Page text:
Do support staff really make a difference?
Following up on my most recent piece, questioning whether there is a correlation between central contracts, large support staff and less durable cricketers, I am prepared to go one step further and allege that professional cricket teams (and many male professional team sports) are caught in a trap of their own making with regards to the size, cost, and lack of performance dividends, of their support crew.
Watching the Australian Open tennis, played with cool tempers amid scorching heat, I now lean towards the belief that cricketers are nowhere near as fit or robust as tennis athletes. Or perhaps it would be truer to say they are not allowed to showcase their robustness. That is the curse of the professional team environment, dogged by an army of support staff who need to justify their own existence, as opposed to an individual athlete answering only to himself and therefore less inclined to cotton-wool himself.
These enforced periods of rest may not necessarily be at the bowler's request. It may well be at the behest of all those support staff and a top-heavy bureaucracy that needs to justify its existence. And what is the return on investment on this staff?
Consider England's ridiculous travelling circus, replete with menus, their own net bowlers and their own bowling machines. How exactly did they "prepare" Boyd Rankin for his debut Test, from a fitness perspective (cramps after a few overs) or in a bowling sense (unable to bowl with any great pace or to even bowl a consistent line and length)? What is their explanation for Steven Finn being in their care for three months and eventually being sent home with more problems than when the tour began, despite having nothing else to do for ten weeks other than to work on his bowling?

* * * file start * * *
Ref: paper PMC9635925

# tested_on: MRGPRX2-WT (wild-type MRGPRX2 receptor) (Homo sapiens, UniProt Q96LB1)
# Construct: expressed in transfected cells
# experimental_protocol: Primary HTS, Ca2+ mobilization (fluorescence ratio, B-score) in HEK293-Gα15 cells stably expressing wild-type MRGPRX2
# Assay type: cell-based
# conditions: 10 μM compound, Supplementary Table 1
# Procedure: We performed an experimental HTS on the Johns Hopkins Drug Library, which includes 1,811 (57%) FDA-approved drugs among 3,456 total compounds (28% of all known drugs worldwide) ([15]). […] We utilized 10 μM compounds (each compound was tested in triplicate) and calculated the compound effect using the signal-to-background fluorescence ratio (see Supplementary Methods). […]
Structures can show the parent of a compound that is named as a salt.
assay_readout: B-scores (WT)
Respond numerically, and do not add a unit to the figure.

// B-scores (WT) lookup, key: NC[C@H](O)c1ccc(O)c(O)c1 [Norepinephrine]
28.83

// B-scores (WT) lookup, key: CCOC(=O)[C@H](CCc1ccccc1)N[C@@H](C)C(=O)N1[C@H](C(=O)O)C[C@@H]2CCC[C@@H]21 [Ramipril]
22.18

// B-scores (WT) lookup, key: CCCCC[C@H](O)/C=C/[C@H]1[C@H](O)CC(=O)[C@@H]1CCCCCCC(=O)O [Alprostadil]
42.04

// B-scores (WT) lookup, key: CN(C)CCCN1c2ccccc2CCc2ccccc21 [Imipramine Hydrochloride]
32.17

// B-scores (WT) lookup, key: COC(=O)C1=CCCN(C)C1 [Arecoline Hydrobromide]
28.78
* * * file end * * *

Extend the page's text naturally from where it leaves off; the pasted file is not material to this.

Some will argue that both Finn and Rankin's abject bowling performances are squarely down to the bowlers themselves and not the fault of the coaches, conditioners, physiotherapists, nutritionists and bag carriers. Fair enough too. That is an entirely valid argument, but if you subscribe to that logic, then the question must surely be posed: what use are all these other people anyway? If it ultimately comes down to the athlete having the skill (or not), then why not dispense with all the extra accessories? Clearly these staff, well-intentioned though they may be, cannot prepare a bowler to bowl properly in a real match, despite that being their sole role for nigh on three months. It's not like they have to fit it in around their jobs - this is their job!
They may argue, of course, that you can do all the net practice you like but it's not the same as bowling in a match. Again, fair enough. But if that is a known fact, then why bother with all the training sessions, centre-wicket practices, video analysis, massages and special diets? Clearly that adds very little to the mix, judging by the fact that Rankin was badly underprepared for his Test debut and Finn actually regressed to the point where he was "not selectable", having been in the care of these highly qualified professionals.